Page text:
Am I pregnant? Take this quiz to find out if there’s a chance you could be expecting a baby

Wondering if you could be pregnant? It’s hard to switch off from it once the seed has been planted. Every twinge or new symptom seems to suggest you could be. But what if you’re just reading into things? 

Take this “Am I pregnant?” quiz to see whether there’s any chance that you may have conceived. It won’t give you a definite answer — the only way to get that is to take a pregnancy test after a late or missed period or visit your doctor — but it will help take you through some of the key factors in determining whether or not you might be pregnant. 

This quiz is provided for informational purposes only and does not constitute medical advice, diagnosis, or treatment. We prepared this quiz based on information from the American College of Obstetricians and Gynecologists.

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Have you had unprotected sex since your last period ended? (FYI, we’re defining unprotected sex here as vaginal intercourse with a man or person with a penis without using any barrier methods such as a condom, diaphragm, spermicides, or contraceptive sponges.)

Yes
No
Did you know?

Sex without protection is essential for conception, but remember, it always comes with risks of transmission of sexually transmitted infections (STIs). Make sure you’re only having unprotected sex with someone you trust and who you know gets tested regularly.

Next question

Did you use contraception? (This includes hormonal contraceptives such as the pill, an intrauterine device (IUD), or the implant, as well as nonhormonal birth control such as the copper IUD, digital contraceptives, and others.)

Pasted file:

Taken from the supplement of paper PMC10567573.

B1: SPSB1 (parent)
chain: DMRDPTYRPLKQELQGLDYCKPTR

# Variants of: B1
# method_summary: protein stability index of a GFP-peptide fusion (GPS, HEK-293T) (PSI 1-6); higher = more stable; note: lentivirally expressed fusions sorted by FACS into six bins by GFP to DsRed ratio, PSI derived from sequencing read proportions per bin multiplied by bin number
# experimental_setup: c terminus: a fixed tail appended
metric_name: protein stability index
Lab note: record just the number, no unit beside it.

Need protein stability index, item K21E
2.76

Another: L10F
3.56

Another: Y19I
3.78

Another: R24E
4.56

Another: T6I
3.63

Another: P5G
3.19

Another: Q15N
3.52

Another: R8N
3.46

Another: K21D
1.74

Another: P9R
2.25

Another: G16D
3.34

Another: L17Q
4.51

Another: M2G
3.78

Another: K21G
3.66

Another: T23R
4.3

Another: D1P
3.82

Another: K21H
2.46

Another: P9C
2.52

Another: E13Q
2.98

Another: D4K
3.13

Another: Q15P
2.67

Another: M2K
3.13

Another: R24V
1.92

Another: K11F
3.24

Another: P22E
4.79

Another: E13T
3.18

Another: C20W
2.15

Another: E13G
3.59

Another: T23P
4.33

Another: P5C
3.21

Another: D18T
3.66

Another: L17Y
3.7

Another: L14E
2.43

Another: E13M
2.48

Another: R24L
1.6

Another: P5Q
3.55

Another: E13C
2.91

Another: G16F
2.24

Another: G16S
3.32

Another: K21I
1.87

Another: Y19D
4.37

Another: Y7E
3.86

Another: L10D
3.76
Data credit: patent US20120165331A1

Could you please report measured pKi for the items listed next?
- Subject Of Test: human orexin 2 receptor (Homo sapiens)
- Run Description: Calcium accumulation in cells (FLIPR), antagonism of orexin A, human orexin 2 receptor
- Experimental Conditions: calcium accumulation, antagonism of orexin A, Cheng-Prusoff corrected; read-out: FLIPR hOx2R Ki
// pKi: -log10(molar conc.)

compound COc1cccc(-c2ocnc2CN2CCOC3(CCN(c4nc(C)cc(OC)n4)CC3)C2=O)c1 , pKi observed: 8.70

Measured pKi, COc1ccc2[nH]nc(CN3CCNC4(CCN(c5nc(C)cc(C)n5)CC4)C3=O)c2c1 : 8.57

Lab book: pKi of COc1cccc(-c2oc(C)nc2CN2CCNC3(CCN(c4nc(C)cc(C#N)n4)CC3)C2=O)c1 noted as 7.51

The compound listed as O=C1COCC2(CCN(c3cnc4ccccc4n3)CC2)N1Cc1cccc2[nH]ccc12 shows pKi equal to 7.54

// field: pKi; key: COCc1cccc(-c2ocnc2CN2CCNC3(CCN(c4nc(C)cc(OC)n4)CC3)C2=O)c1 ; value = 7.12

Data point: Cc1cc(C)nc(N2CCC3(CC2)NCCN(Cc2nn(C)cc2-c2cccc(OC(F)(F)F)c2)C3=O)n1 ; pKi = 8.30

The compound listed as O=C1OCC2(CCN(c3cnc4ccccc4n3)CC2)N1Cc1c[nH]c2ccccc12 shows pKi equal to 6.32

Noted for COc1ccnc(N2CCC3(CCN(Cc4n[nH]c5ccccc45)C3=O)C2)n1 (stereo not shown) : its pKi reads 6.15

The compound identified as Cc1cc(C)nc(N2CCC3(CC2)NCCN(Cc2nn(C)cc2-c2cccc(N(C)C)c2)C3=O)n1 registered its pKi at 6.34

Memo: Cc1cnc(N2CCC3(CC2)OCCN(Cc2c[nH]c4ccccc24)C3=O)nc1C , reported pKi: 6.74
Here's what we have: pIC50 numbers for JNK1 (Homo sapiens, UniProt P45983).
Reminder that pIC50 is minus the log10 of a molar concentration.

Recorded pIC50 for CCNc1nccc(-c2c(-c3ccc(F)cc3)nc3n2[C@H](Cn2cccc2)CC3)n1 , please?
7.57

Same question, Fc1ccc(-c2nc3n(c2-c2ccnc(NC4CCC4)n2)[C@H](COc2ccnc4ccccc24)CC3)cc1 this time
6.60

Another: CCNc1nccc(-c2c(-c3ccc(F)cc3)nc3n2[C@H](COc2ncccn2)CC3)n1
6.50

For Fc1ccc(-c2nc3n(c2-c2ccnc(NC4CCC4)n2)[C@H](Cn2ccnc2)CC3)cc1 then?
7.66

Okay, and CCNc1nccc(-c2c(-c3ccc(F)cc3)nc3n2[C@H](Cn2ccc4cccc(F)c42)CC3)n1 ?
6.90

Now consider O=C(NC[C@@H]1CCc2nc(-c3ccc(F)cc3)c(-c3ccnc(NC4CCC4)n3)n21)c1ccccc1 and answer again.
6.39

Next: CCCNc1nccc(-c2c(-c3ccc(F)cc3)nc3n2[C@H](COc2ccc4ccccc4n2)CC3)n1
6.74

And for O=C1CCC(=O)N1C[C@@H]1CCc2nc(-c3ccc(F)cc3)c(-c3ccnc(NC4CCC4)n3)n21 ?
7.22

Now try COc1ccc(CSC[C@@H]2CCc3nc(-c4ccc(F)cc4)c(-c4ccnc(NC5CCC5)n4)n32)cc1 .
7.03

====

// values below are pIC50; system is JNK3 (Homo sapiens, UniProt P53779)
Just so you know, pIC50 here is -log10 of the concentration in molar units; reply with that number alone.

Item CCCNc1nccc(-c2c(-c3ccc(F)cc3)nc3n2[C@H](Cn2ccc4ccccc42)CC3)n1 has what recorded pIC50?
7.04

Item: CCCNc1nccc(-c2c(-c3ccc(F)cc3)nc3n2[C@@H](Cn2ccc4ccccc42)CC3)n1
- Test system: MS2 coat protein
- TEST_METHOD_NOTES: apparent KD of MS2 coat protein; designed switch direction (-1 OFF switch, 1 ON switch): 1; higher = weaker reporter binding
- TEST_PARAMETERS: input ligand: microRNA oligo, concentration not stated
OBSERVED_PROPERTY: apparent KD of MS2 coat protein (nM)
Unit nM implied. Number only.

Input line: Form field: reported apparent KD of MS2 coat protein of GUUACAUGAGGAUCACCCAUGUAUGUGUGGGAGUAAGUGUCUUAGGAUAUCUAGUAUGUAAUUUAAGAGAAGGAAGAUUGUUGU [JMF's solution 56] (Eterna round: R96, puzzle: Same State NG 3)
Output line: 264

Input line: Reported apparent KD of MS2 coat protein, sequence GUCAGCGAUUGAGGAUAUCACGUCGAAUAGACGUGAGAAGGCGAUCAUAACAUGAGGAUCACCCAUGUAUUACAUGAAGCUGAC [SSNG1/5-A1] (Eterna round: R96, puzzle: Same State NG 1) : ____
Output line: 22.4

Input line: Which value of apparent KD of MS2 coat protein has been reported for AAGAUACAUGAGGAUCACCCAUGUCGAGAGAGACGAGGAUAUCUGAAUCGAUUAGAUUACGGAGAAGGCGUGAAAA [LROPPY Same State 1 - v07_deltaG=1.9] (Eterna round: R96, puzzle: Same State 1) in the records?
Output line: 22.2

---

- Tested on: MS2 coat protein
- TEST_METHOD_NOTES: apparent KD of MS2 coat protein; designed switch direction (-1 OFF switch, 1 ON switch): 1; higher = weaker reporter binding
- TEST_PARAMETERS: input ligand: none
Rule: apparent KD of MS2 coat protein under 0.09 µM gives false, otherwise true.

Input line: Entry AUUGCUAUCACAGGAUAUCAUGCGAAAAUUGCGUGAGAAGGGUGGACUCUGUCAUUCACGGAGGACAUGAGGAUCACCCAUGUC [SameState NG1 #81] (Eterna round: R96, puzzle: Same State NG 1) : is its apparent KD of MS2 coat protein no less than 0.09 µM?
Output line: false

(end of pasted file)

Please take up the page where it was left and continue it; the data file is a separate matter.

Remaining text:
Yes
No
Did you know?

If you’re using longer-term birth control, it’s unlikely that you are pregnant because the efficacy rates of these contraceptives range from 91% upward (depending on how “perfectly” they are used). No contraceptive method is 100% effective, which means that there is a small chance you could get pregnant while using birth control if you have sex during your fertile window.

Next question

Is your period late?

Yes, it is actually.
No, not yet.
Did you know?

If you’re pregnant, you won’t have a period because your uterus doesn’t need to shed its lining. However, you might be taking this quiz before your period is due, in which case it’s too early to know whether you’re pregnant or not. If this is the case for you, it’s best to come back and take the quiz again once you know if your period hasn’t arrived on time.

Next question

Have you noticed your breasts feeling tender lately, or have they increased in size?

Yes, come to think of it, they have.
No, not that I’ve noticed.
I’m not sure.
Did you know?

Breast swelling or tenderness is a known symptom of pregnancy caused by a surge of hormones.

Next question

Have you felt nauseous or been sick at all?

Yes, I’ve felt nauseous on and off.
No, luckily, no nausea for me!
I don’t know.
Did you know?

Nausea and sickness are common signs of pregnancy, occurring in up to 94% of pregnancies. Pregnancy sickness generally starts before 9 weeks of pregnancy, and for most people, it goes away by 14 weeks.

Next question

Have you noticed you’ve been feeling more tired than normal recently?

Yes, now you mention it, I’ve been feeling unusually fatigued.
No, my energy levels seem pretty normal.
I’m not sure.
Did you know?

It’s common to experience fatigue in the first trimester of pregnancy, thanks to hormonal changes and the demands of creating and circulating extra blood to supply the fetus.

Next question

Has your appetite changed lately? Perhaps you’ve felt less hungry or have been craving certain foods?

Yes, my appetite isn’t what it used to be.